Anaerobic digestion

Anaerobic digestion works in a two-stage
process to decompose organic material
(i.e., volatile solids) in the absence of oxygen.

Bio-gas is produced as a waste product
of digestion. In the first stage, the volatile solids in manure are converted into fatty acids by anaerobic bacteria known as “acid
formers.” In the second stage, these acids are further converted into bio-gas by more specialized bacteria known as “methane formers.”


Journal of Hazardous Materials Volume 141, Issue 1, 6 March 2007, Pages 301-304



Farm, municipal and industrial wastes can be converted into methane gas (the main component of natural gas). We discuss some of the special issues with farm wastes here.

Summary of Renewable Natural Gas Production Techniques on Farms

Renewable Natural Gas from Agricultural Wastes is another clean, efficient source of energy.

Biogas, whether as a by-product from digester food processing waste, brewery hops, or more commonly from digested animal waste, is an excellent energy source if the largely methane gas product stream can be purified and stored. If these wastes are not located near an existing gas pipeline, several companies sell the technology to convert biogas from anaerobically digested fuel source into valuable liquid natural gas (“LNG”), which is 600 times denser and readily transported.

Many of the digester biogas utilization projects currently produce electricity or used for heat in a cogeneration project. Now other options for biogas are quickly becoming attractive as market conditions in the energy sector continue to shift dramatically. LNG from biogas can be a locally-produced, clean, sustainable and renewable low-cost source of energy making it an attractive option for dairy operators and local LNG end-users. For instance, each year 250,000 dairy cows in Washington State alone produce over 600,000 tons of manure. If only half of Washington’s dairy manure was anaerobically digested, liquefaction technology could liquefy the ~60% methane gas to produce nearly 35,000,000 gallons of high quality LNG per year. As an alternative to diesel fuel, that LNG would displace over 20,500,000 gallons, or 500,000 barrels of diesel each year.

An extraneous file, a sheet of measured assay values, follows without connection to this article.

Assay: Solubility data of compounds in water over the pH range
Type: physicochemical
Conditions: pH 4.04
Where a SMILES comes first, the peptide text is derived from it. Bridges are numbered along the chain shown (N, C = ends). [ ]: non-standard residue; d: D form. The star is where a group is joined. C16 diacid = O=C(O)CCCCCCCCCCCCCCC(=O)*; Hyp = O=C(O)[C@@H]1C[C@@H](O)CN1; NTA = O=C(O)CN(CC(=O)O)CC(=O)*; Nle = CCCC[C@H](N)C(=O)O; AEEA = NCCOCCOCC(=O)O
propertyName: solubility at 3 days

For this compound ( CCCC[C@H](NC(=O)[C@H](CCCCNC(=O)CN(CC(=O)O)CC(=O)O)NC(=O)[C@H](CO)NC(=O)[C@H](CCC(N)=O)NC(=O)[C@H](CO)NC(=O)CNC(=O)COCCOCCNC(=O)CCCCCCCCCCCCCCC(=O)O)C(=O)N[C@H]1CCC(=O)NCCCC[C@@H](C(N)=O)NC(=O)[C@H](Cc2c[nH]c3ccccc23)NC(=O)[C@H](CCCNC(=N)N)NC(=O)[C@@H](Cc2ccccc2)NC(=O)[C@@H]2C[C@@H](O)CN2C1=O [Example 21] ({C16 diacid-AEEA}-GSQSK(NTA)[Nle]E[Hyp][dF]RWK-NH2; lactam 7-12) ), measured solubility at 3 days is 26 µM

Manure Management

The management of animal waste is a serious concern for farm operators across the country. Manure management systems typically perform the following functions: collection, transfer, storage, treatment (optional), and hauling. Manure can be handled as a liquid, semi-solid or solid. The total solids content of the manure greatly impacts the collection, transfer and storage options available. Flush or pump systems are used for handling liquid or slurry manure generally containing 1-7% total solids. Flush systems utilize large volumes of water to move manure through gutters to a storage basin or lagoon. Semi-solid or solid manure may contain a certain amount of bedding used to keep the animals comfortable. The scrape method is used for handling manure containing anywhere from 10% to 30% or more of total solids. Manure can be scraped using a small tractor or using mechanical systems such as gutter cleaners or alley scrapers. The type of manure management system employed at a particular dairy farm will determine whether or not an anaerobic digester system is a viable option.



Biogas Recovery/Anaerobic Digester Systems